Unconstrained Minimization Techniques - Line Search Options

SEPATH offers several line search options:

1. A simple stephalving approach (but with user adjustable parameters). In this approach, lk is set at 1 at the beginning of each iteration. If an acceptable function value is not found, lk is multiplied by a "stephalving fraction" between zero and 1, and the discrepancy function is recalculated. The process continues until an acceptable discrepancy function is found, or a maximum number of "stephalves" has occurred. In SEPATH both the stephalving fraction and the maximum number of stephalving operations is user selectable. For further details see the SEPATH command reference.

2. A cubic interpolation procedure (the default). This procedure uses the previous function evaluation information during a particular iteration to attempt to pinpoint, quickly, a reasonably close approximation to the "best" lk. SEPATH uses the algorithm A6.3.1 in the Appendix of Dennis & Schnabel (1983), modified in several ways to make it more robust than the version used in EzPATH 1.0.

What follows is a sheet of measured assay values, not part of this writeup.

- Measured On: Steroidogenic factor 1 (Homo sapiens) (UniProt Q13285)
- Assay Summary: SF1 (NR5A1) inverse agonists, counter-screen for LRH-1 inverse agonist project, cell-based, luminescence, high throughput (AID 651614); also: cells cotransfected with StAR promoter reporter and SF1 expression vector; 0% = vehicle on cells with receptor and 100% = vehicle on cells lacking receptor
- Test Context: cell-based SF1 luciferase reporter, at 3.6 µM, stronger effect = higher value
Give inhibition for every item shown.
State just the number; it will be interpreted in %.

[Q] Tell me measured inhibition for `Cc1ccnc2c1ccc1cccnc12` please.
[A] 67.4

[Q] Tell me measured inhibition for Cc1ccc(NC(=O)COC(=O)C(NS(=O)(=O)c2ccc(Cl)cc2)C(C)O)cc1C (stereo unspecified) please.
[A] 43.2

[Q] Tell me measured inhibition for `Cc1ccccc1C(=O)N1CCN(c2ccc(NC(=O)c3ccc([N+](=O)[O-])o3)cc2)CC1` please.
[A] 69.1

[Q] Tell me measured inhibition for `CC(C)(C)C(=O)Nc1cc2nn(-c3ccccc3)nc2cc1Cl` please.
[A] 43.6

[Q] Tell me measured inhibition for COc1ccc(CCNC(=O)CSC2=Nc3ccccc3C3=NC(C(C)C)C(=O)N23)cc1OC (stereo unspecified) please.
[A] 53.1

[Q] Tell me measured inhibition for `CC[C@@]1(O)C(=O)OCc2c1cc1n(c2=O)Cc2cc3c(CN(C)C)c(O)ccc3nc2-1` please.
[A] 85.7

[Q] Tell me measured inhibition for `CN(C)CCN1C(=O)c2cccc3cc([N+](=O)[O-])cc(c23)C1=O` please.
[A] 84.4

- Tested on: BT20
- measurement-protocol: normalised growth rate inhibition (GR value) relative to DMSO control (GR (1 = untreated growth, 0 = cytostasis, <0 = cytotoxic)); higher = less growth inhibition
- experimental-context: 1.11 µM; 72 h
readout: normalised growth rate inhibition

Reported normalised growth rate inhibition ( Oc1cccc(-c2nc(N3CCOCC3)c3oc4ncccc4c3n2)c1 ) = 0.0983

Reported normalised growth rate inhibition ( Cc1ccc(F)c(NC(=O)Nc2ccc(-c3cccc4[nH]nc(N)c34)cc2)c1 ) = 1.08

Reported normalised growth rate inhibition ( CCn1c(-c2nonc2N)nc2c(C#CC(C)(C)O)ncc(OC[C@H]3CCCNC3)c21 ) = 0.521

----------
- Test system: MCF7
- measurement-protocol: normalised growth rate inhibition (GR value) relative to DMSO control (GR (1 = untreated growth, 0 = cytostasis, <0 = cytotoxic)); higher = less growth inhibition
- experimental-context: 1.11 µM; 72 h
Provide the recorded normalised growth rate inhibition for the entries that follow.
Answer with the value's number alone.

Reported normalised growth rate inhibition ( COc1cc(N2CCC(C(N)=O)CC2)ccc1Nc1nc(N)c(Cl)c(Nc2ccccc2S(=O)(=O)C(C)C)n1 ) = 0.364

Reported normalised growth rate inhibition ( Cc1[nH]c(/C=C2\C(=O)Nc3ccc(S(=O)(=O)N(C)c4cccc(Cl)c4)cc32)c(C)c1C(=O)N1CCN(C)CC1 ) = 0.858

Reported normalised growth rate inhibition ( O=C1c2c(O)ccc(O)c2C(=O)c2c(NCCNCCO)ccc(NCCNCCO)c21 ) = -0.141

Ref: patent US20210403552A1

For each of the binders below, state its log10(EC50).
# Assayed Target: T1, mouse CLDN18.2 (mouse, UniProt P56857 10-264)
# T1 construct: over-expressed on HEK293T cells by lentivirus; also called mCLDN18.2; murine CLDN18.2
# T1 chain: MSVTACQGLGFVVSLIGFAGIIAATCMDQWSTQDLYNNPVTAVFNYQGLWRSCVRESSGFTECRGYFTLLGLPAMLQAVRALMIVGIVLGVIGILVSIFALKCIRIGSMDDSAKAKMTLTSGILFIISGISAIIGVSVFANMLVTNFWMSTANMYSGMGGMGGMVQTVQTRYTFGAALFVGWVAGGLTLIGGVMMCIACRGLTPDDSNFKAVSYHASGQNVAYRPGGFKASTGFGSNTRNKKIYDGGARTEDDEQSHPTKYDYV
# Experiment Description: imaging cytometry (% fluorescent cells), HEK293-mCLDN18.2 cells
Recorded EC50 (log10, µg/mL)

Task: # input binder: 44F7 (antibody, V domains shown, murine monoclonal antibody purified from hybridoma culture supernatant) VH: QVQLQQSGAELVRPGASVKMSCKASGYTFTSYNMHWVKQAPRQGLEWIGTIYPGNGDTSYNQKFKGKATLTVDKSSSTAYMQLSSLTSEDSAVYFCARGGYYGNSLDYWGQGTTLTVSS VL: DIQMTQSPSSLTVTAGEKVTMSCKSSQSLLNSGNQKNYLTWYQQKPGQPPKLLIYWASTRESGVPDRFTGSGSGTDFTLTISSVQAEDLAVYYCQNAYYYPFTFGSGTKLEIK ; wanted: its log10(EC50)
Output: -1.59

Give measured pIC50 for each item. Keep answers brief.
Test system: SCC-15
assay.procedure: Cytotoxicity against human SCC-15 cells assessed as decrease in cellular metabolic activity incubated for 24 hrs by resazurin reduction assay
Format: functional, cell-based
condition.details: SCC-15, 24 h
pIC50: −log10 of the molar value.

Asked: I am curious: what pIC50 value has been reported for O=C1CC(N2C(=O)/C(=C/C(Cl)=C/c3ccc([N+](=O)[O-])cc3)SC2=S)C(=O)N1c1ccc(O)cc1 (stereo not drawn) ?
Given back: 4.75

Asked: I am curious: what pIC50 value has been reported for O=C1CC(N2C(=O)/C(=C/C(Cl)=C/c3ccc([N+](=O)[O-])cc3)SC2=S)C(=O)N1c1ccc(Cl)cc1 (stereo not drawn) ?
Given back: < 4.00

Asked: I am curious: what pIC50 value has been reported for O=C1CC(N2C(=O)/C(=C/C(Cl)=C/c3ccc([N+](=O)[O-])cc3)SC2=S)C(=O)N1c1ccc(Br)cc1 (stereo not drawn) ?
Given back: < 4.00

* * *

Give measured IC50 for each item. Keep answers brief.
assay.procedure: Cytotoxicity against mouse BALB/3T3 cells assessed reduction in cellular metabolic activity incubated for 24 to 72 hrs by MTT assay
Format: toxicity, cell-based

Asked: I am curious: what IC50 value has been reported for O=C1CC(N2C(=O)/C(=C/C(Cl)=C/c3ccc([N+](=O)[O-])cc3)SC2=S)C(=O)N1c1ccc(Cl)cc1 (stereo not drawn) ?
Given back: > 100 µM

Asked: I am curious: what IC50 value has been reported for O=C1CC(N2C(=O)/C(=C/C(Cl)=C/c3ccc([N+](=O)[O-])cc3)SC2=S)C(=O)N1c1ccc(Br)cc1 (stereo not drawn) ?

3. An "exact" line search procedure, with user selectable parameters, which allows the user to pinpoint the "best" lk to a very high degree of accuracy on a particular iteration. The algorithm used in SEPATH is the Golden Search algorithm described in Kennedy and Gentle (1980, page 432).

Each of the line search options in SEPATH has its merits and drawbacks. The stephalving approach is inexpensive and usually works, but occasionally fails with difficult problems. The cubic interpolation approach is quite reliable and not too expensive. Consequently, it is used as the default in SEPATH. The Golden Section approach can be useful when a discrepancy function is an extremely nonlinear function of lk on a particular iteration. Remember that, with the ability to break out of the iterative process, change the line search parameters, and restart iteration, the highly sophisticated user can manipulate the iterative process to help achieve a difficult solution with difficult problems.